Wednesday, October 27, 2004

Ten great comics artists

Over on the comic arts collectors' Yahoo! group, comicart-l, members have been trading lists of their favorite comic book artists working today. I don't have a dog in this fight, mostly because I only occasionally glance at today's comics, and thus I'm only vaguely familiar with many of the current artists. So, rather than clutter the group with a list that's not quite on target, I'll instead share with you loyal SSTOL readers my favorite comic book artists whose primary work occurred during my comic-reading period (essentially, from the mid-'60s forward), whether currently living or deceased, active or retired. I'm not going to try to rank them; the names appear here in more or less chronological order, based on when I discovered them.

1. Jack Kirby. I'm not a huge Kirby apologist. I believe his influence far outstrips the actual quality of his art — a rough, often inconsistent draftsman, Kirby relied on good inkers to truly make his work magical. But no one can deny his power, or his sheer visionary scope.

2. Steve Ditko. Like Kirby, Ditko's imagination was better than his draftsmanship. He was, however, one of the great visual storytellers in the history of the medium, and the man responsible for two of comics' iconic characters: Spider-Man and Dr. Strange.

3. John Buscema. In my opinion, the greatest superhero artist of the Silver Age. No one before or since has matched Buscema's sense of drama and anatomical accuracy. And, ironically, he didn't much like drawing superheroes.

4. Wally Wood. Probably still better known for his EC Comics and Mad magazine work than for superhero art, Wood produced some of the best pictures ever in his mid-60s Tower Comics books (T.H.U.N.D.E.R. Agents, Dynamo). Wood was also the artist who designed Daredevil's costume.

5. John Romita, Sr. The man who taught me to love Spider-Man. As art director at Marvel for decades, he shaped a generation of comics artists.

6. Sal Buscema. An underrated artist — not quite the equal of his brother John, but plenty good nonetheless. Still very active as an inker, and doing excellent work. One of my prize collection pieces is a Spider-Girl page he inked over Ron Frenz's pencils.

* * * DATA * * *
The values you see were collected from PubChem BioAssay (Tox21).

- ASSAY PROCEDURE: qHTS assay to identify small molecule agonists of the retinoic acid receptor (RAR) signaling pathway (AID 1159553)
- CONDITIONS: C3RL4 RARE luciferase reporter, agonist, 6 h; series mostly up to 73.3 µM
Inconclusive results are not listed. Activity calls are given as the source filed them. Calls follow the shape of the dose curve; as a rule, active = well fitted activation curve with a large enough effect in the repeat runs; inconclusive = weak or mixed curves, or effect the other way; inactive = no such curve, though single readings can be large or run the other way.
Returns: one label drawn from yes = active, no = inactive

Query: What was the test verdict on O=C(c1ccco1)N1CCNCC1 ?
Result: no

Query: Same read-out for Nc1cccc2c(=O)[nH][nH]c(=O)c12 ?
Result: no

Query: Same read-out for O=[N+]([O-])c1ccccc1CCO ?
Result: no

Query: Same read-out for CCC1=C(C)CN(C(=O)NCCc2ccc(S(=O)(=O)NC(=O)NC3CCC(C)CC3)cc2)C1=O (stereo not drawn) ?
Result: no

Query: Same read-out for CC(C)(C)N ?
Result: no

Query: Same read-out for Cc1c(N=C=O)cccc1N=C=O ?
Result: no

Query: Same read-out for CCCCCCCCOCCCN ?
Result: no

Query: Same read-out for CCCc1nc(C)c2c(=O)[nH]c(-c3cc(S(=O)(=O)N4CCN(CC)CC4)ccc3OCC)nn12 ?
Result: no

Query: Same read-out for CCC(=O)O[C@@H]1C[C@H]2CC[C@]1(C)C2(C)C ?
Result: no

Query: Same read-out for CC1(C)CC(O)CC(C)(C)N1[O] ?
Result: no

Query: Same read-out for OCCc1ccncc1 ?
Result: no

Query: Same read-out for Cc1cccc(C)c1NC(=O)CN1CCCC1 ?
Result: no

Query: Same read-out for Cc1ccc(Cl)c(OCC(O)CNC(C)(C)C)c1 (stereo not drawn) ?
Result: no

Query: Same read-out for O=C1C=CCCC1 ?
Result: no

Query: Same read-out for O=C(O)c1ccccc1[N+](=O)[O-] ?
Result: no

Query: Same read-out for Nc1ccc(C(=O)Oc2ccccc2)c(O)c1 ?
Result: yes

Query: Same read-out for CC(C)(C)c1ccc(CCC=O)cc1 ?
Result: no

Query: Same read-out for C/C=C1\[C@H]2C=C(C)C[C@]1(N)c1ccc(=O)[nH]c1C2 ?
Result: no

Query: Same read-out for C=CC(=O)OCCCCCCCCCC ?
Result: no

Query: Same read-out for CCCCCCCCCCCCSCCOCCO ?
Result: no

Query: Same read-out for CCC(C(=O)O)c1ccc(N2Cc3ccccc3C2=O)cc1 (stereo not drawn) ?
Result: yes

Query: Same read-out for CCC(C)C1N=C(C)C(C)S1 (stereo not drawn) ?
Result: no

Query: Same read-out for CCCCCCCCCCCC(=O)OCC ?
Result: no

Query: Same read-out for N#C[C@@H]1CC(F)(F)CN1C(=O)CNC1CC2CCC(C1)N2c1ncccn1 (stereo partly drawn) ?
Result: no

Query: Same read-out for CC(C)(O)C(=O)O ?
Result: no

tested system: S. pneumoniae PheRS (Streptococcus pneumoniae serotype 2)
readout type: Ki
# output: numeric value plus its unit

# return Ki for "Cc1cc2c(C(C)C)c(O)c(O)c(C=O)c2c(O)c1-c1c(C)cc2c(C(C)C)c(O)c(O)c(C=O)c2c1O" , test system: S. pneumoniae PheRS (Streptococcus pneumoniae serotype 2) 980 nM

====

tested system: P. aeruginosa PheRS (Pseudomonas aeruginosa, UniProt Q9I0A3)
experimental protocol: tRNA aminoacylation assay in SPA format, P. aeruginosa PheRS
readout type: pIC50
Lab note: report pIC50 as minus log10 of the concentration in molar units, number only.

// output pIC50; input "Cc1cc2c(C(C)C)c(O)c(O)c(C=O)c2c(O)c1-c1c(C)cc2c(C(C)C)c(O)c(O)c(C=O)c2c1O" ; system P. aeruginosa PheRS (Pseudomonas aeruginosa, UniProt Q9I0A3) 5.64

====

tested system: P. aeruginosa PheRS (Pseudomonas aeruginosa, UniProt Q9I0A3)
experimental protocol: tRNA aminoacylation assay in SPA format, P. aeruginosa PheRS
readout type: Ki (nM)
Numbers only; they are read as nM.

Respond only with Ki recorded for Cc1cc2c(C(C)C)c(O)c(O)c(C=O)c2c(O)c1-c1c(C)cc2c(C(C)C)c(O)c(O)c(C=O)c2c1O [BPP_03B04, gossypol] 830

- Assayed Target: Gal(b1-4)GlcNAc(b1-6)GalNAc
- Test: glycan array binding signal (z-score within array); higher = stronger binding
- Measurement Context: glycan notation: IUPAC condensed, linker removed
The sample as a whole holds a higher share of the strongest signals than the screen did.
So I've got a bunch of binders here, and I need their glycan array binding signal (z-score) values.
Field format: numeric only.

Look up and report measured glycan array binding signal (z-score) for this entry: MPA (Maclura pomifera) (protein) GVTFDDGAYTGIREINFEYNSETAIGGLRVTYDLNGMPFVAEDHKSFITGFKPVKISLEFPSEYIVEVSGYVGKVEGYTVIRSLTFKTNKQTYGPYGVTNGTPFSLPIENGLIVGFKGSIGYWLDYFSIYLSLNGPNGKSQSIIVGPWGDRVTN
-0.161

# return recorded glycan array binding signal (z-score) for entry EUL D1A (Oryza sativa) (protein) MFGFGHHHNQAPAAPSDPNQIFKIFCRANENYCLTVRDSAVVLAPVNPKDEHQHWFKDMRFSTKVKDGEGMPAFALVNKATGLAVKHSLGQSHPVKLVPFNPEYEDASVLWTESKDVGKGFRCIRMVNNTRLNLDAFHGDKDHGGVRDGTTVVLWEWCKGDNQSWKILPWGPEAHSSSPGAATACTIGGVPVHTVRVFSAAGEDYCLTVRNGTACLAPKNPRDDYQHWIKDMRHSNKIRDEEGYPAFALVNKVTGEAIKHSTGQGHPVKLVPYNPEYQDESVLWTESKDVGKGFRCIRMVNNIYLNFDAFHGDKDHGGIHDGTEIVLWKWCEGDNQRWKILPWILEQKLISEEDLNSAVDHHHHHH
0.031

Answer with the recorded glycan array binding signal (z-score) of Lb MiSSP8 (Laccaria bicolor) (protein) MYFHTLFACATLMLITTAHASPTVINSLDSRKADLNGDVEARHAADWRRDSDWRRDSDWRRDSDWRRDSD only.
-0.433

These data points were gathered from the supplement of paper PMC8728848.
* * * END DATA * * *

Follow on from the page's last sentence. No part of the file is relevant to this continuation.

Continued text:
7. Neal Adams. Second only to John Buscema as a picture-perfect superhero artist. Brought a tremendous sense of mood and mystery to comics.

8. Barry Windsor-Smith. I wasn't a big fan of sword-and-sorcery comics like Conan the Barbarian, but I simply had to read it every month just to ogle that gorgeous Barry Smith art.

9. John Byrne. The first and still one of the best of the modern-era superstars. Byrne was the guy who made it okay for superhero art to be ever so slightly cartoony again, without losing any of the realism.

10. George Pérez. If he'd never done anything except Crisis on Infinite Earths, he'd deserve a spot on this list. But his incredible array of landmark work, from Avengers to Wonder Woman, makes him probably comics' greatest active artist.

Restricting the list to my "lifetime" enabled me to cut the names to 10. Just missing the top ten were Jim Starlin (Captain Marvel, Warlock), Murphy Anderson (pencils on Hawkman, inks on Adam Strange), Jim Steranko (one of comics' most distinctive and innovative stylists), Mike Kaluta (mostly for his revival of The Shadow), and Mike Ploog, whose brief run on Marvel's horror comics in the early '70s generated some of the most spectacularly moody art I've ever seen.

Were I to reach back to the Golden Age, I'd need room for such people as Mac Raboy (the primary artist on the Captain Marvel Jr. feature in Master Comics), Lou Fine (mostly worked for Quality Comics, on such characters as The Ray and The Black Condor), Jack Cole (the genius behind Plastic Man), and the phenomenal Will Eisner (creator of The Spirit and one of the most influential stylists in comics history). As a sentimental favorite, I'd also try to work in Matt Baker, the stellar "good girl" artist for Fiction House (the man whose buxom rendition of Phantom Lady gave rise to the phrase "headlight comics") and the first prominent black creator in mainstream comics.

2 insisted on sticking two cents in:

Blogger Joel offered these pearls of wisdom...

If you like Perez' work (who rules, by the way!), check out Phil Jimenez's work (

11:57 PM  
Blogger SwanShadow offered these pearls of wisdom...

Thanks for the tip, Joel. That is indeed nice work, and very Pérezian (Pérezesque?) in style. I'll have to check him out further.

8:51 AM  

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